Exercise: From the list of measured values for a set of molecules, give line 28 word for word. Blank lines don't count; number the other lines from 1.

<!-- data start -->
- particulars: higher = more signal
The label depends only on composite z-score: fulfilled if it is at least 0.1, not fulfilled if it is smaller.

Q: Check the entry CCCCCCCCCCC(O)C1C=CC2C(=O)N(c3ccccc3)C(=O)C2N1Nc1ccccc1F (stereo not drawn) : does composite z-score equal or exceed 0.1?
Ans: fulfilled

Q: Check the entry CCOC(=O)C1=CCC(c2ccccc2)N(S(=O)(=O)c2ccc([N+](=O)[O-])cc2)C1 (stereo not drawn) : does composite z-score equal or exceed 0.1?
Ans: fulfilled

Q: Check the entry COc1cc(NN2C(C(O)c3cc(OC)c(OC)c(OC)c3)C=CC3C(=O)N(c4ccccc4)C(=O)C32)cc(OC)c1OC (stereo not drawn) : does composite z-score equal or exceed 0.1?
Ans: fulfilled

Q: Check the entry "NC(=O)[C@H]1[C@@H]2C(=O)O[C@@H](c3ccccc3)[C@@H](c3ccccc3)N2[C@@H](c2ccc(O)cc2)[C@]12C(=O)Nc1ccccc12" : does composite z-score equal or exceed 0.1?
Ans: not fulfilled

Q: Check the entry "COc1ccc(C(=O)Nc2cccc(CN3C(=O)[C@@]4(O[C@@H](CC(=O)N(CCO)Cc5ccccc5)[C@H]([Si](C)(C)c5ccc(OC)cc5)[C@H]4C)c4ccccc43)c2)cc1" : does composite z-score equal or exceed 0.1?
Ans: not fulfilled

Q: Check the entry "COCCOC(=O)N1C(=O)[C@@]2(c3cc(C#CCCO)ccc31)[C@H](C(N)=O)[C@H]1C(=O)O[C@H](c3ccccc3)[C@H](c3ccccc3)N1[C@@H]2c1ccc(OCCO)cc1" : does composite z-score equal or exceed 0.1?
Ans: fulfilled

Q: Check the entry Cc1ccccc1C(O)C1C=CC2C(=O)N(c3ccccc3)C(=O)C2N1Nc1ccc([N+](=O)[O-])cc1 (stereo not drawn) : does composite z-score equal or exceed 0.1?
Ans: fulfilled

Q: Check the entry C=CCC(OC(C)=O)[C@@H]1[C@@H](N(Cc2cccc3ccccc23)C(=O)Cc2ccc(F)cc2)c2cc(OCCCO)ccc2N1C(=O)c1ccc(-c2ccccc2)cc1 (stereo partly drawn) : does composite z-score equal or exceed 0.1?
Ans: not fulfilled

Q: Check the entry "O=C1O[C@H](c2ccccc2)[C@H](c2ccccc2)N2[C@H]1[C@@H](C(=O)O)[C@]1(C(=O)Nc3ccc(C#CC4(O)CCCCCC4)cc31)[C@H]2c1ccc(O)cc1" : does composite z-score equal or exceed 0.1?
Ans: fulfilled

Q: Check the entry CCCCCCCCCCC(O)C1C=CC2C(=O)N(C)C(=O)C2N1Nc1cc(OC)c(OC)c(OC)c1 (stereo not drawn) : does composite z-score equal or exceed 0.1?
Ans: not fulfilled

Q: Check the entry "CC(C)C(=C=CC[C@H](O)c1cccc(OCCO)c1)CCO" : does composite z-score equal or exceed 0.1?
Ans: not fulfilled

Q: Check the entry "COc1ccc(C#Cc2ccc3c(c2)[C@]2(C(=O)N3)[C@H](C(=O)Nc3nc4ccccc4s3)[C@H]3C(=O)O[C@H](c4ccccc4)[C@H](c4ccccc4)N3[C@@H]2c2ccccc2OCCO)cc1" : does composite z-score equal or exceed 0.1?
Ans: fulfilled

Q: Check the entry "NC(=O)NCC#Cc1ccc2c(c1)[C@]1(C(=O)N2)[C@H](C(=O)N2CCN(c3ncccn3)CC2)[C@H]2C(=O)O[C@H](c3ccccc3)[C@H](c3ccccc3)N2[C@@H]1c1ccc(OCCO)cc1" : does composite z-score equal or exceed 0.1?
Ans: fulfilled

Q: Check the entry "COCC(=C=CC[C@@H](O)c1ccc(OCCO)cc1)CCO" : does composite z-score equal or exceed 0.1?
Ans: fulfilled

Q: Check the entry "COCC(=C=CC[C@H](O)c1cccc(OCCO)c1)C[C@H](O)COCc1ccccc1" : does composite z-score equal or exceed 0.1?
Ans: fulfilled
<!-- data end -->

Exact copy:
Ans: fulfilled